NOAA Teacher at Sea
Onboard NOAA Ship Oscar Dyson
July 11 – 29, 2007
Mission: Summer Pollock Survey
Geographical Area: North Pacific, Alaska
Date: July 23, 2007
Weather Data from Bridge
Visibility: <1 nm (nautical miles)
Wind direction: 220° (SW)
Wind speed: 8 knots
Sea wave height: <1 foot
Swell wave height: 0 feet
Seawater temperature: 9.8 °C
Sea level pressure: 1006.7 mb (millibars)
Air Temperature: 10°C
Cloud cover: 8/8, fog
Science and Technology Log
Consumers became very aware of the issue of by-catch when the media reported the canned-tuna industry was killing dolphins in their nets nearly a decade ago. The industry responded by changing some of their fishing methods and marketing “dolphin-safe tuna”. NOAA monitors and sets catch limits for commercial fishing, regulating by-catch, among other things. The Coast Guard assists by also enforcing these fishing regulations. Some of the scientists working here on the pollock survey have worked as fishery observers on commercial vessels, monitoring by-catch in the Alaska fleets. The by-catch regulations vary based on the region, species and season. For example, on the Bering Sea none of the finfish outfits are allowed to keep any crab, they need a special permit to keep halibut and they need to keep cod if they are fishing for pollock. Commercial trawling for pollock results in typically low by-catch. Some environmental groups have listed pollock as a sustainable fish food compared to other seafood in that the harvest does not seem to significantly harm the environment or severely deplete fish stocks. The Marine Stewardship Council, an independent global nonprofit organization, has certified Alaskan pollock as a sustainable fishery.
Although we are not dealing with by-catch directly, I find the connection between by-catch, sustainability and fish stocks very interesting. The Echo Integration Trawl Survey uses acoustic data to estimate pollock populations. When we put out our nets we do so to obtain a sample of fish, detected by our acoustic instruments. Since we are conducting mid-water trawls we bring up mostly pollock. The non-pollock species that occasionally get caught in the net are important in verifying the acoustic data and to know what is in the water column with the target species. As a science teacher, the diversity makes for interesting fishing and I have been able to observe a few organisms that spend most of their time in deep water. I have shared some of my images of the unusual species below, all of which I had never seen before this trip. Many of the organisms we bring up go back into the water after we record the data but some of our catch makes it to the galley to be served up for meals.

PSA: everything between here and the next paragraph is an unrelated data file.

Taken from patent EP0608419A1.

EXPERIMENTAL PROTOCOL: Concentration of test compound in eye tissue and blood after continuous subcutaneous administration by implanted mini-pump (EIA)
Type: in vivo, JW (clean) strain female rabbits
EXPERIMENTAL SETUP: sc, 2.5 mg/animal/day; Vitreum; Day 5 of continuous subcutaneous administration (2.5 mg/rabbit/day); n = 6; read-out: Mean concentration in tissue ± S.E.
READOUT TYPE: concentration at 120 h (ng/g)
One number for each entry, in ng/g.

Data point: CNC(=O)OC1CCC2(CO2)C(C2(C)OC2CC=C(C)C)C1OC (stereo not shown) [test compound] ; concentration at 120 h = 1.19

Bird of the Day: Turns out, there is no such thing as a seagull. This was passionately explained to me by birder who will remain nameless. You ask, why no seagulls? Simply the term is not used in the scientific community. There are seabirds and of this general group there are well over 100 species of gulls. Some gulls are found well inland. Some species of land-based gulls have become popularized due to their opportunistic feeding around humans. Many of the pelagic gulls I have seen this trip are not as well trained as the ones in NYC and stick to wild foods, not even accepting the occasional fish scraps I have tempted them with off the back deck. I had reported in a previous log seeing Kittiwake’s and some immature Herring Gulls. Today we saw a Slaty-back Gull. It is a handsome gull with striking contrasts of black, dark grey and white. They seem to turn up more each time we reach the northern end of a transect line (above 60° latitude). I also learned that the red spot on the beak is a sign of maturity in many adult gulls. I have a renewed appreciation for gulls and look forward to identifying the species back home.
We are approaching the northwestern edge of our transect field and the water is deeper and colder and we are finding less fish. I am lucky to find more time to spend on the bridge and witness the communication with Russian fishing vessels, jumping salmon and occasional marine mammal sightings. I have a little camera envy. Some of the folks aboard have the right lens and the right camera to catch the action out at sea. My little 4X zoom digital is looking mighty bleak on the deck and thus I need to rely on the serious photographers for images of some of these exciting finds; their generosity in sharing their images is most appreciated.
Question of the Day
Today’s question: How does one become a Golden Dragon?
Previous Question: Why do pollock rise in the water column at night?
Much of the food eaten by pollock fluctuates in their vertical migration depending on light penetration. During the daylight hours many of the euphausiids (krill) can be found lower in the water column. It seems that by staying lower in the darker portions of the water column during the day, zooplankton may be more protected from their major predators. Near the surface, the phytoplankton (algae) uses the sun’s energy to produce food all day. As the light fades the zooplankton rise, feeding on algae, and the pollock follow their food source.